Testimony of Claire Zippel, Housing Policy Analyst, At the Public Hearing on B21-688, The Displacement Prevention Amendment Act of 2016

Chairwoman Bonds, Chairman Evans, and members of the committees, thank you for the opportunity to testify today. My name is Claire Zippel, and I am the Housing Policy Analyst at the DC Fiscal Policy Institute. DCFPI promotes budget and policy choices to expand economic opportunity for DC residents through independent research and policy recommendations.

I am here today to express support for Bill 21-668, the Displacement Prevention Amendment Act of 2016. The bill would increase the amount of the Schedule H tax credit available to residents of selected “displacement risk” areas, and would create a fund to provide legal services, tenant organizing, and foreclosure prevention in these areas. The bill designates Congress Heights, the neighborhood of the future Washington Wizards practice facility, as the first displacement risk area.

In recent years, city-supported economic development projects and real estate deals have created economic benefits for the city and have brought new investment to under-served neighborhoods. Yet such projects inevitably lead to rising property values, which in turn can led to rising property taxes for homeowners and rising rents for tenants in the surrounding neighborhood. Without adequate support and protections for low-income residents, rising housing costs risk displacing low-income residents from their homes – and from the jobs, amenities, and other opportunities created by the project.

This bill is an important step toward ensuring that city-supported economic development projects, especially those in low-income communities, include proactive efforts to prevent residential displacement. The bill would increase the amount of Schedule H tax credit for residents in selected neighborhoods with city-funded development projects. Schedule H currently provides up to $1,000 for lower-income families with substantial property tax or rent burdens. The bill would increase the maximum Schedule H credit to $2,000, which would help offset the impact of rising property values and housing prices on low-income residents. Research on other refundable tax credits suggest that the families who receive the boosted Schedule H would use it to make ends meet, pay bills and pay down debt (such as back rent or utilities), save, and invest in education or child enrichment[1] – all of which are related to better financial and residential stability.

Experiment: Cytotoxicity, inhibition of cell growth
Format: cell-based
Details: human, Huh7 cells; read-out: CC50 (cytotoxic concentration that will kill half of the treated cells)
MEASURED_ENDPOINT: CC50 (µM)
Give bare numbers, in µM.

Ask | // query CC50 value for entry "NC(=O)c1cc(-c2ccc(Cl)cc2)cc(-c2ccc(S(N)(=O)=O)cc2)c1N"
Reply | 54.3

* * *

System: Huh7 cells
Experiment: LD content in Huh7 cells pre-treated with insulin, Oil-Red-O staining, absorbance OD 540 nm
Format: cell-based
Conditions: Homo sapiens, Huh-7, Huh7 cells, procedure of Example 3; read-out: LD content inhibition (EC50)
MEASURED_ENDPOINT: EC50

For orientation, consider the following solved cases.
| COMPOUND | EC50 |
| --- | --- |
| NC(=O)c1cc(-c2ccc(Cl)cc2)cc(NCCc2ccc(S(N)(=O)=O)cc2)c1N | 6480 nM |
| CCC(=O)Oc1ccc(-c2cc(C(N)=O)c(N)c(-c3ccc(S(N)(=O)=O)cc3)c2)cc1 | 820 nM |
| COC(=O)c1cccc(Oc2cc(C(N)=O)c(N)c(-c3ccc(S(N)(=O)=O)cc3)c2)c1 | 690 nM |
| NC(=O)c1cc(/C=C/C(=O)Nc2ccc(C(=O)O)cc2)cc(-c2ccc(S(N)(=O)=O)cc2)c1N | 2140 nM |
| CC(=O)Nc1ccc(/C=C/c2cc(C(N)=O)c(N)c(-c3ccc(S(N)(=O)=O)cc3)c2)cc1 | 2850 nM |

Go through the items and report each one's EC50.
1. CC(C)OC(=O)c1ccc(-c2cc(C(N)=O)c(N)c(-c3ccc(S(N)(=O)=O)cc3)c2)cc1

In addition, the proposed Displacement Prevention Assistance Fund will help residents at risk of eviction or foreclosure know and exercise their rights through improved access to legal representation and tenant organizing resources. Access to legal assistance has been shown to reduce evictions, which are immensely harmful to families.[2]

We encourage the city to follow the example of this bill and incorporate anti-displacement efforts in every economic development project or real estate deal it supports. Additional steps to protect low-income residents could include:

  • Begin each project with an equitable development plan. The 11th Street Bridge Park began with such a plan, which is now linked to a $50 million effort to build and preserve affordable housing within the future Bridge Park area.
  • Preserve nearby subsidized affordable housing ahead of time, before the market pressure becomes too much. This can be accomplished by providing financial assistance to landlords to allow them to improve housing conditions, in return for extended subsidy or affordability periods. It also can be accomplished by utilizing the District Opportunity to Purchase Act to buy affordable rental buildings that come up for sale.

Thank you, and I am happy to answer any questions.


[1] Center on Budget and Policy Priorities, “EITC and Child Tax Credit Promote Work, Reduce Poverty, and Support Children’s Development, Research Finds,” 2015. http://www.cbpp.org/research/federal-tax/eitc-and-child-tax-credit-promote-work-reduce-poverty-and-support-childrens

[2] Matthew Desmond, “Evicted: Poverty and Profit in the American City,” Crown Publishing, 2016.